There’s a patient attentiveness and inquisitiveness to Munyurangabo that seemingly springs, at least in part, from the cultural divide between Korean-American filmmaker Lee Isaac Chung and his native Rwandan cast, milieu, and language (Kinya-rwanda). Intense empathy courses throughout Chung’s first feature, but more remarkable is his ability to foster great kinship between viewer and subject, his largely handheld cinematography generating forceful intimacy with his story’s two teenage protagonists, Munyurangabo (Rutagengwa Jeff) and Sangwa (Dorunkundiye Eric), as well as a tactile sense of environment. Both qualities run deep in this piercing, authentic, and condescension-free tale, in which Munyurangabo embarks on a journey with his friend to kill the man who murdered his father. Along the way, they make a pit-stop at Sangwa’s family home—a tense place Sangwa abandoned three years prior due to paternal friction—that soon becomes an extended stay which ignites ethnic discord and strains their friendship.
Key details such as the two protagonists’ tribal affiliation, their journey’s nominal motives, and their shared, consuming desire to confront and reconcile with their pasts are all allowed to trickle out gradually from the moment-to-moment action. It’s a storytelling subtlety also found in Jeff’s portrait of Munyurangabo’s brotherly bond with, growing jealousy of, and resentment toward his close comrade, which swells underneath a demeanor as still and quiet—and yet also as fundamentally volatile—as his rural surroundings. Actual survivors of Rwanda’s 1994 genocide whose experiences have been integrated into Chung’s improvised script, Munyurangabo‘s nonprofessional stars have an artless hauntedness about them. Chung conveys their estrangement (from family, country, history, and eventually each other) through an entrancing mixture of naturalistic sound design and expert compositional construction, the director using both constricting architectural framing and wide-open spaces—not to mention habitually having people suddenly abandon others on screen—to express inescapable isolation.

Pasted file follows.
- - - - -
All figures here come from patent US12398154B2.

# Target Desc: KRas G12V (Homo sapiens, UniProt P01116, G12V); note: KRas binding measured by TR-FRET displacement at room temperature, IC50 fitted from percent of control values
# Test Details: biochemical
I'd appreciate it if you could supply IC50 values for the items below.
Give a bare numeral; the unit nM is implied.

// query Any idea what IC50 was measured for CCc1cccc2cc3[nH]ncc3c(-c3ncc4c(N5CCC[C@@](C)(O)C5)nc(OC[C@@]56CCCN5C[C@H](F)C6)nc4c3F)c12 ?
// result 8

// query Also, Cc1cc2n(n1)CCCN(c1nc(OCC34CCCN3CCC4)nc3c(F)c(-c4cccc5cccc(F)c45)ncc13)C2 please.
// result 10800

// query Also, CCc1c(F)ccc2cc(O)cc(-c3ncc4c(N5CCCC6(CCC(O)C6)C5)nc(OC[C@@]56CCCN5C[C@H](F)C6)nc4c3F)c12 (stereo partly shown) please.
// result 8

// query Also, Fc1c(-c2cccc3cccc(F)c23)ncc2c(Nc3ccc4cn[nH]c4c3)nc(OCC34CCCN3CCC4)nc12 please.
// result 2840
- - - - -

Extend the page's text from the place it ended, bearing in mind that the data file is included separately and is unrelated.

Nonetheless, it’s the film’s emotional closeness to these two young men, communicated both via cinematographic proximity as well as the narrative’s concentration on their tormented condition, that leaves a gut-wrenching impression, with the sight of their hands and feet packing mud to be used to solidify a house’s crumbling wall, or a conversation in which the camera assumes the position of the listening party, providing a clear window into their beleaguered hearts and minds. Upon reaching his destination, Munyurangabo meets a man who recites (in a fierce single take) a from-the-gut poetic lament for the past and plea for the future. It’s a verse that leads Munyurangabo to question his vengeful aims, though as befitting a film so thoughtfully attuned to the country’s divisive personal and social conflicts, any measure of optimism is ultimately tempered by the understanding that, 14 years after the genocide’s end, Rwanda remains an open wound.